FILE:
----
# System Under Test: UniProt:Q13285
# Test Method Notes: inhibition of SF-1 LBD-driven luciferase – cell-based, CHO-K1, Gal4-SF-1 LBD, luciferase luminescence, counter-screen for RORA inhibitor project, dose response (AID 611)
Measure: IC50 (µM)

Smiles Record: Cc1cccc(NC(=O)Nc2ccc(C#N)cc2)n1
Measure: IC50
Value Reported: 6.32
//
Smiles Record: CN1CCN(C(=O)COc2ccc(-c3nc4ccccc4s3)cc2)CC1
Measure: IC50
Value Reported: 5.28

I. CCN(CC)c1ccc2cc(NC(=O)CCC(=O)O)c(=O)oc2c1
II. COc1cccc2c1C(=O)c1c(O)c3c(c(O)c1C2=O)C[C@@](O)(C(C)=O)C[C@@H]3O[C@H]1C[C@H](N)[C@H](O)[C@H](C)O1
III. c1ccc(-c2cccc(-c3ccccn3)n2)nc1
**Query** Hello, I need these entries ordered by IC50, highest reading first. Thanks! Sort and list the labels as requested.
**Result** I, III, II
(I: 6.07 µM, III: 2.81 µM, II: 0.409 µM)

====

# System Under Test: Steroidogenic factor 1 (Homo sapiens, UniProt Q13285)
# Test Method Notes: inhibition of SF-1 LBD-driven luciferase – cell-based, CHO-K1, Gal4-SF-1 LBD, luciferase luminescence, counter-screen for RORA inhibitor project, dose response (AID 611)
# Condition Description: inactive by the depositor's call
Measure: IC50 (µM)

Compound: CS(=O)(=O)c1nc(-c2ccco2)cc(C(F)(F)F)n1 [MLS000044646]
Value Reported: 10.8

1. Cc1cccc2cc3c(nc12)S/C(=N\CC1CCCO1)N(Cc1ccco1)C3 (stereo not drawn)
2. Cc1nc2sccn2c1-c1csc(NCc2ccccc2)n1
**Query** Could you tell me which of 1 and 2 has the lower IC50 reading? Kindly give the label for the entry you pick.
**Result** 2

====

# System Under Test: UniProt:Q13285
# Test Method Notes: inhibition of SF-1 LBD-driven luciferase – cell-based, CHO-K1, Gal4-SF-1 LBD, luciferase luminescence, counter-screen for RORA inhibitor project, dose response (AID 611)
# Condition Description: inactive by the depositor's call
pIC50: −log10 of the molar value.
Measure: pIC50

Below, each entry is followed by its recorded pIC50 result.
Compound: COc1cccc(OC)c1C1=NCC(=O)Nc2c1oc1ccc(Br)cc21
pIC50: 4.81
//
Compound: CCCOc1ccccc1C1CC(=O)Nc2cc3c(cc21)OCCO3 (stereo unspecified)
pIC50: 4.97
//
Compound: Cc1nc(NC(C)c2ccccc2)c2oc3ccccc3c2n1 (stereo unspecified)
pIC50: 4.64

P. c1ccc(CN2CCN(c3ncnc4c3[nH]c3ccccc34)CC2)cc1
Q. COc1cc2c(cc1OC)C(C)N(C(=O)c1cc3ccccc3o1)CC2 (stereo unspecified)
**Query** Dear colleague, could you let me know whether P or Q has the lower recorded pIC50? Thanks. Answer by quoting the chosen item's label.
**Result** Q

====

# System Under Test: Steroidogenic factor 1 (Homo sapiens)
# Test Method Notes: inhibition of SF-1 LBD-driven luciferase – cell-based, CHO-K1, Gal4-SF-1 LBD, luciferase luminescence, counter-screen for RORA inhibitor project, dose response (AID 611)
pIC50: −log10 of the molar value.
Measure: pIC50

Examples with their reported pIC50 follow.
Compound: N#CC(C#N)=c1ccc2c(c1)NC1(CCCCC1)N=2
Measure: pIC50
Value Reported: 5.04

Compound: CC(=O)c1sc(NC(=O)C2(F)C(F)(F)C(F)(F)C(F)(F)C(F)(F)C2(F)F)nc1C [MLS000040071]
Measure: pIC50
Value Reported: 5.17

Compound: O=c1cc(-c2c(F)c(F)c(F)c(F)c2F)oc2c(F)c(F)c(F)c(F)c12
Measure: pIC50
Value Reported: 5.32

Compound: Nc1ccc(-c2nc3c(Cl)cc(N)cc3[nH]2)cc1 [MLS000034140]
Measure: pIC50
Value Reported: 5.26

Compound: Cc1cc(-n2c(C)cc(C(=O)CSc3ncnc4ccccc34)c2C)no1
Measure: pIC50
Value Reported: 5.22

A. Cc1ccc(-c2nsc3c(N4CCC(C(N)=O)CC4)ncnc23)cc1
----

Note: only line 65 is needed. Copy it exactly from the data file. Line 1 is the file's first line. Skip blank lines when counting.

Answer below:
Compound: Cc1cc(-n2c(C)cc(C(=O)CSc3ncnc4ccccc34)c2C)no1